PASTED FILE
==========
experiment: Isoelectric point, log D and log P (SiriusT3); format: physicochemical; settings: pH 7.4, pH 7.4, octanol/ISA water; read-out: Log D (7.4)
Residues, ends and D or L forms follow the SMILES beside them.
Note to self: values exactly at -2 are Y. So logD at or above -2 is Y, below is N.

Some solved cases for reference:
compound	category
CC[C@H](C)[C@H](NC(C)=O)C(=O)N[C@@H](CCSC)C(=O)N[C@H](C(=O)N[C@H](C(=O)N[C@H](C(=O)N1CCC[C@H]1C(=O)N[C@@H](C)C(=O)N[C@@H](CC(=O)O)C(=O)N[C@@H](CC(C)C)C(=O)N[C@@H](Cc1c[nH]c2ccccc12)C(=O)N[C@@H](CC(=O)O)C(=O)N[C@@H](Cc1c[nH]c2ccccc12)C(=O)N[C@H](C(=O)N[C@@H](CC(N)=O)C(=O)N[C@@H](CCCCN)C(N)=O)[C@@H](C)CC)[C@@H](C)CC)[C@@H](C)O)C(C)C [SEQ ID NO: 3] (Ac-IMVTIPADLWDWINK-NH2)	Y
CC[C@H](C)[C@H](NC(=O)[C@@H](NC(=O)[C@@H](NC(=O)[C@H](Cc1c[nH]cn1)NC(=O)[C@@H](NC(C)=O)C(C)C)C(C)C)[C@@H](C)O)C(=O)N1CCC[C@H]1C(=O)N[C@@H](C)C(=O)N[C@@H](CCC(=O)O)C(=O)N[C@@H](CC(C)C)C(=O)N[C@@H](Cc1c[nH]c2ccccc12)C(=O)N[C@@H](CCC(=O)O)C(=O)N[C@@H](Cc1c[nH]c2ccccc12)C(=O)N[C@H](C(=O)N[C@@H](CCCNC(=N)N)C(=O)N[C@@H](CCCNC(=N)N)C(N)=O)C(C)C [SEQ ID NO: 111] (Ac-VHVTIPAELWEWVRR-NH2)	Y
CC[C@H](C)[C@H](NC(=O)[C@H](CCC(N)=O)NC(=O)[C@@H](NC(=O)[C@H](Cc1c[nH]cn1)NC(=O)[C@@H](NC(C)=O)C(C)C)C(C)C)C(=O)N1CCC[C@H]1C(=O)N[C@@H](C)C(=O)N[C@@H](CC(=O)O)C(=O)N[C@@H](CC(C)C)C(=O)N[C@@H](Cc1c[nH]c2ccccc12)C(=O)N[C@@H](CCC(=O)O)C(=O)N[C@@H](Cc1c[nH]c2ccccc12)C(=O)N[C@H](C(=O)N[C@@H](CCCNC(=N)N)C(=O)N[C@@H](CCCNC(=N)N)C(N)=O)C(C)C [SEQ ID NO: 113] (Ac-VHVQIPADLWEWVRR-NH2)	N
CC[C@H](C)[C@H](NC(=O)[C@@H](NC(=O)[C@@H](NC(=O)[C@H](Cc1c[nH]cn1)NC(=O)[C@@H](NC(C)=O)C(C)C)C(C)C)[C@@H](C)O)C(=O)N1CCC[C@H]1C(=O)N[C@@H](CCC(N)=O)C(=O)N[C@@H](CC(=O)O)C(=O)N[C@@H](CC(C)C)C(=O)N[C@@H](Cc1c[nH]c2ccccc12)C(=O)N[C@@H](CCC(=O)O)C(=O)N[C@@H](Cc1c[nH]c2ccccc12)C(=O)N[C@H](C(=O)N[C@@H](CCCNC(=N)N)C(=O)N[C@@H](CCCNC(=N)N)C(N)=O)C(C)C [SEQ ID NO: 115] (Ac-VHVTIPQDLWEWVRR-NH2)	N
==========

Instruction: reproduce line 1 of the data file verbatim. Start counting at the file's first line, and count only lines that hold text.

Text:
experiment: Isoelectric point, log D and log P (SiriusT3); format: physicochemical; settings: pH 7.4, pH 7.4, octanol/ISA water; read-out: Log D (7.4)